Chipsets for ISA, eg i82340SX [7], contain in their composition an unchanged cascade of two 8259A and essentially do not differ from the original PC / AT design in this regard.


    PCI (peripheral component component interconnect) was developed by Intel in 1993. One of the goals Intel pursued when developing this bus was to design independence from the processor / motherboard architecture. For interrupts, the consequences of this solution are as follows:

    • each PCI function should be ready to share its interrupt request line with other functions;
    • Each bus connector has 4 interrupt request lines: INTA #, INTB #, INTC #, INTD #. Their connection with the IRQ numbers of the interrupt controller is not specified, but a cyclic shift of the established correspondence is recommended depending on the connector number;
    • unlike edge-triggered ISA interrupts, PCI interrupt requests are activated by a low signal level;

    Chipsets for PCI, for example PIIX [8], have dedicated legs for INTA # ... INTD # inputs connected to interrupt request lines coming from PCI connectors. To combine the functionality of the required ISA and PCI, the chipsets began to add registers, allowing you to choose for each interrupt, it is activated by level or front, as well as reassign IRQ number corresponding to some IRQ # inputs within certain limits. But basically the interrupt controller in these chipsets is still a cascade of two 8259.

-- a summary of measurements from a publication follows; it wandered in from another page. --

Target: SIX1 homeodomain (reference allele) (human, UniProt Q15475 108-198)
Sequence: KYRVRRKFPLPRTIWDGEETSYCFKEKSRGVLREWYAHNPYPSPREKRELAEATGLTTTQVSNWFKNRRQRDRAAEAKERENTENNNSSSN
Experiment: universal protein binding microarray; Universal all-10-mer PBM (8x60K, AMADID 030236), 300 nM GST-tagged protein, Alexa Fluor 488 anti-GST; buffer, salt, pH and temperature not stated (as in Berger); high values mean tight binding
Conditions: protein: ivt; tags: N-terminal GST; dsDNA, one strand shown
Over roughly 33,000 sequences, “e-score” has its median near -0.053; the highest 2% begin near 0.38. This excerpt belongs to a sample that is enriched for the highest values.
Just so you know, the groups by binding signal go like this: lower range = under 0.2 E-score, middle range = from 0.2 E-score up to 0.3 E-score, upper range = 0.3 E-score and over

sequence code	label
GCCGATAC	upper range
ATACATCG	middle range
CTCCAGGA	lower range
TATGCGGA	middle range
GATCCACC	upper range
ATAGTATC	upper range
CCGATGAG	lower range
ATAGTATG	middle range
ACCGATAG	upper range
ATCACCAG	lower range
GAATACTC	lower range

[0] Specification i8080: arcarc.xmission.com/Tech/CPU/8080/8080.pdf
    [1]I8086 specification: datasheets.chipdb.org/Intel/x86/808x/datashts/8086/231455-005.pdf
    [2]Specification i80286: datasheets.chipdb.org/Intel/x86/286/datashts/intel-80286.pdf
    [3]Specification i80386: datasheets.chipdb.org/Intel/x86/386/datashts/23163011.pdf
    [4]Specification i80486: datasheets.chipdb.org/Intel/x86/486/datashts/240440-006.pdf
    [5]Specification i8259A: pdos.csail.mit.edu/6.828/2005/readings/hardware/8259A.pdf
    [6]IEEE696 specification: https://web.archive.org/web/20120330015830/http://www.imsai.net/download/IEEE_696_1983.pdf
    [7]82340SX Chipset Specification (ISA): www.datasheetarchive.com/pdf/download.php?id=7307256284271468fbe93b200907c75d7727e3&type=O&term=823400X
    [8]Chipset Specification 82371 (PIIX) pdf.datasheetcatalog.com/datasheet/Intel/mXvqwzr.pdf